Mouth to Mouth
Playwright Kevin Elyot’s latest “is a melancholy little memory play” about Frank, a gay writer living with AIDS, said Michael Kuchwara in the Associated Press. “This morose, middle-aged man never has had much luck with life or love, and desperation drives him to do foolish things.” Frank has long been owed a debt of gratitude by his best friend, Laura, for saving her son, Philip, from drowning. When he confesses an indiscretion with Philip during a party, it threatens to destroy years of affection. Elyot’s characters are constantly weighing friendship versus self-interest, and the latter usually triumphs, “despite a strong aftertaste of guilt.”
This is “a wry, mournful study of how easily a friendship can be destroyed,” said Marilyn Stasio in Variety. Elyot is no Pinter, but he “uses a clean line to tell a concise story.” A strong ensemble of actors employs “a snappy comedic delivery to keep the raw emotions at bay.” David Cale gives a deceptively unassuming performance as Frank. Lisa Emery is luminous as Laura, a woman ultimately “rendered inarticulate by grief.” And Christopher Abbott is promising as the young Philip. But their strong work is wasted by director Mark Brokaw, who undermines Elyot’s irony-laden play by approaching it “as if every stilted moment were momentous, every arch line of dialogue profound.”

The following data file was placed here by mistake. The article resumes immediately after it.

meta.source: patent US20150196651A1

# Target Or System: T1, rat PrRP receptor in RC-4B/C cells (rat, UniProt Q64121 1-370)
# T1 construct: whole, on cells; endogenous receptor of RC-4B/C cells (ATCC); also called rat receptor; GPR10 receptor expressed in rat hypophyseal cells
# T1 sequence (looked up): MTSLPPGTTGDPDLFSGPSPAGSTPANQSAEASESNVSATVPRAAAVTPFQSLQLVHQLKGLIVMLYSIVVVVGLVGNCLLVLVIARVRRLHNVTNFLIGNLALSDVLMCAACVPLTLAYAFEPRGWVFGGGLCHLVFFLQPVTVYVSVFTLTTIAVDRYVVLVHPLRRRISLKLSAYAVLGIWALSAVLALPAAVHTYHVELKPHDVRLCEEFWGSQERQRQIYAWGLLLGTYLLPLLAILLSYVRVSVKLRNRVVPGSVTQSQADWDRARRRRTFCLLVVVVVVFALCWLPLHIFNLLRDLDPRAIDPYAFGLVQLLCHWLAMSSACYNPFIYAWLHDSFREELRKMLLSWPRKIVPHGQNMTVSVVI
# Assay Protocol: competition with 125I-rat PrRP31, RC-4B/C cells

THE WEEK'S AUDIOPHILE PODCASTS: LISTEN SMARTER
- How academia's liberal bias is killing social science
- How to be the most productive person in your office — and still get home by 5:30 p.m.
- Why torture doesn't work: A definitive guide
- 43 TV shows to watch in 2014
- Why the Sony hack changes everything
- Hey, bosses: Stop giving bonuses to your employees
- You should be furious about Hollywood's gutless retreat on The Interview
- Capitalism isn't a cure-all for Cuba
- Diagnosing the Home Alone burglars' injuries: A professional weighs in
- What would a U.S.-Russia war look like?
Subscribe to the Week